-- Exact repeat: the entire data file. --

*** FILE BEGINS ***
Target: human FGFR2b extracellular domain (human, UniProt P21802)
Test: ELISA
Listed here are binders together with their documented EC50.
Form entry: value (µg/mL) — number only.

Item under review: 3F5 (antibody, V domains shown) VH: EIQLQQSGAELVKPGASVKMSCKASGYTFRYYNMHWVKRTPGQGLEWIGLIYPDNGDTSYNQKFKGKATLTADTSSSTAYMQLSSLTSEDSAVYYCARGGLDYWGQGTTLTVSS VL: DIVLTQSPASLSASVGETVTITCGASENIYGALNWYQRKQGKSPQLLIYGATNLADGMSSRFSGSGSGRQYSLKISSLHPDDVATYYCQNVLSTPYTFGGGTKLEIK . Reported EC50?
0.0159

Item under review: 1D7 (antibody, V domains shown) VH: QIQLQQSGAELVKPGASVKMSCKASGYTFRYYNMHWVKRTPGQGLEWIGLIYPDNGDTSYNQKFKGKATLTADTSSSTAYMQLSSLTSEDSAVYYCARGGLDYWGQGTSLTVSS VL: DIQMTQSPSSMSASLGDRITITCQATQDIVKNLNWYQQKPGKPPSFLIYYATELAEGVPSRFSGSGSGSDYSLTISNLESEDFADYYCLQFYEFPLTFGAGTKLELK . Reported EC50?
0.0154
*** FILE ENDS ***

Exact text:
Target: human FGFR2b extracellular domain (human, UniProt P21802)
Test: ELISA
Listed here are binders together with their documented EC50.
Form entry: value (µg/mL) — number only.

Item under review: 3F5 (antibody, V domains shown) VH: EIQLQQSGAELVKPGASVKMSCKASGYTFRYYNMHWVKRTPGQGLEWIGLIYPDNGDTSYNQKFKGKATLTADTSSSTAYMQLSSLTSEDSAVYYCARGGLDYWGQGTTLTVSS VL: DIVLTQSPASLSASVGETVTITCGASENIYGALNWYQRKQGKSPQLLIYGATNLADGMSSRFSGSGSGRQYSLKISSLHPDDVATYYCQNVLSTPYTFGGGTKLEIK . Reported EC50?
0.0159

Item under review: 1D7 (antibody, V domains shown) VH: QIQLQQSGAELVKPGASVKMSCKASGYTFRYYNMHWVKRTPGQGLEWIGLIYPDNGDTSYNQKFKGKATLTADTSSSTAYMQLSSLTSEDSAVYYCARGGLDYWGQGTSLTVSS VL: DIQMTQSPSSMSASLGDRITITCQATQDIVKNLNWYQQKPGKPPSFLIYYATELAEGVPSRFSGSGSGSDYSLTISNLESEDFADYYCLQFYEFPLTFGAGTKLELK . Reported EC50?
0.0154